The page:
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The Gender Unemployment Gap


  • Albanesi, Stefania
  • Sahin, Aysegul


The unemployment gender gap, defined as the difference between female and male unemployment rates, was positive until 1980. This gap virtually disappeared after 1980, except during recessions when men's unemployment rate always exceeds women's. We study the evolution of these gender differences in unemployment from a long-run perspective and over the business cycle. Using a calibrated three-state search model of the labor market, we show that the rise in female labor force attachment and the decline in male attachment can mostly account for the closing of the gender unemployment gap. Evidence from nineteen OECD countries also supports the notion that convergence in attachment is associated with a decline in the gender unemployment gap. At the cyclical frequency, we find that gender differences in industry composition are important in recessions, especially the most recent, but they do not explain gender differences in employment growth during recoveries.

Suggested Citation

  • Albanesi, Stefania & Sahin, Aysegul, 2013. "The Gender Unemployment Gap," CEPR Discussion Papers 9448, C.E.P.R. Discussion Papers.
  • Handle: RePEc:cpr:ceprdp:9448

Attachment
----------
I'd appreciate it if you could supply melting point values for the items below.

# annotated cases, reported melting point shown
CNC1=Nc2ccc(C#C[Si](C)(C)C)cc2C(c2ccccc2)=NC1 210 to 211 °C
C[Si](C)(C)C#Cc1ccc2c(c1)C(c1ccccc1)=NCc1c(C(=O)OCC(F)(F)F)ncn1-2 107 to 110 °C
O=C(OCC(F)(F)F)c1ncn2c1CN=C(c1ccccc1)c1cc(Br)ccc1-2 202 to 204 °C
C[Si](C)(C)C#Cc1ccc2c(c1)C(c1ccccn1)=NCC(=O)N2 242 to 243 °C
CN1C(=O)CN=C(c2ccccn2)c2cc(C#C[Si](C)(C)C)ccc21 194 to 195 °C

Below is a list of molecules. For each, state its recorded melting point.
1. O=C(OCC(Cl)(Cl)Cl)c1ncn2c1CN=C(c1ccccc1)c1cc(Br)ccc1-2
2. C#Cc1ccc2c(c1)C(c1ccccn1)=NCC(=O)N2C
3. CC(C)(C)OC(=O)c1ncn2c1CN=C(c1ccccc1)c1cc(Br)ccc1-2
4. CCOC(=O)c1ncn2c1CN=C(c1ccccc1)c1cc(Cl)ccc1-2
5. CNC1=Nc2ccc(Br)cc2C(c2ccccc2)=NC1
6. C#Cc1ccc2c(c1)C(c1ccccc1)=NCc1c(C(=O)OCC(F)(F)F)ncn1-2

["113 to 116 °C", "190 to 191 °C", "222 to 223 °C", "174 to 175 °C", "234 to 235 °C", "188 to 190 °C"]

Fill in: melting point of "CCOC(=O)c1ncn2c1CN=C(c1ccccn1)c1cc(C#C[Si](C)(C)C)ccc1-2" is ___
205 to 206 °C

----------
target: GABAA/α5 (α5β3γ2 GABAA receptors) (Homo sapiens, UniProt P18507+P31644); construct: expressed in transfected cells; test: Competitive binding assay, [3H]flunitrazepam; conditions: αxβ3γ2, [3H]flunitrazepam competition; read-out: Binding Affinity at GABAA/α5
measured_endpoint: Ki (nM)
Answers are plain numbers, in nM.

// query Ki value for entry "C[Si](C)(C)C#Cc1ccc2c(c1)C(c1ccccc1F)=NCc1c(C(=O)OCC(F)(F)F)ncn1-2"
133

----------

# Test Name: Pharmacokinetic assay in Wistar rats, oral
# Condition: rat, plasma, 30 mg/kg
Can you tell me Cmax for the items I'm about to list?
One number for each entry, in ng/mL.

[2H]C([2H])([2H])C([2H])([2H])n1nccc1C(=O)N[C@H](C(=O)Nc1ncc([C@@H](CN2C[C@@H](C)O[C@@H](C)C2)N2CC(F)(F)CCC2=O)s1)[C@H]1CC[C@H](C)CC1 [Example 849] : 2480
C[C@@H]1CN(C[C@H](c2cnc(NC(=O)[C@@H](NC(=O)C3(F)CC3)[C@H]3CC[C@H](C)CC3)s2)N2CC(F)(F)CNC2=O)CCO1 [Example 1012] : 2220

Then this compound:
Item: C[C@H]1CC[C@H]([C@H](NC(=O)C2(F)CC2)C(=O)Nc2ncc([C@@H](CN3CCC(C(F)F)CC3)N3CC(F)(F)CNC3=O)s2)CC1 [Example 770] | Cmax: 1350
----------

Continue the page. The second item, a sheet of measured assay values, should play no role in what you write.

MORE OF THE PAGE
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    References listed on IDEAS

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    Cited by:

    1. Doepke, M. & Tertilt, M., 2016. "Families in Macroeconomics," Handbook of Macroeconomics, Elsevier.
    2. Razzu, Giovanni & Singleton, Carl, 2016. "Gender and the business cycle: An analysis of labour markets in the US and UK," Journal of Macroeconomics, Elsevier, vol. 47(PB), pages 131-146.
    3. Giovanni Razzu & Carl Singleton, 2014. "Gender and the Business Cycle: A Stocks and Flows Analysis of US and UK Labour Market States," Economics & Management Discussion Papers em-dp2014-10, Henley Business School, Reading University.
    4. Franciscos Koutentakis, 2015. "Gender Unemployment Dynamics: Evidence from Ten Advanced Economies," LABOUR, CEIS, vol. 29(1), pages 15-31, March.
    5. Giovanni Razzu & Carl Singleton, 2016. "Segregation and Gender Gaps through the UK’s Great Recession," Economics & Management Discussion Papers em-dp2015-02, Henley Business School, Reading University.

    More about this item


    gender differences in unemployment; labor force participation; labor market flows;

    JEL classification:

    • E24 - Macroeconomics and Monetary Economics - - Consumption, Saving, Production, Employment, and Investment - - - Employment; Unemployment; Wages; Intergenerational Income Distribution; Aggregate Human Capital; Aggregate Labor Productivity
    • J64 - Labor and Demographic Economics - - Mobility, Unemployment, Vacancies, and Immigrant Workers - - - Unemployment: Models, Duration, Incidence, and Job Search

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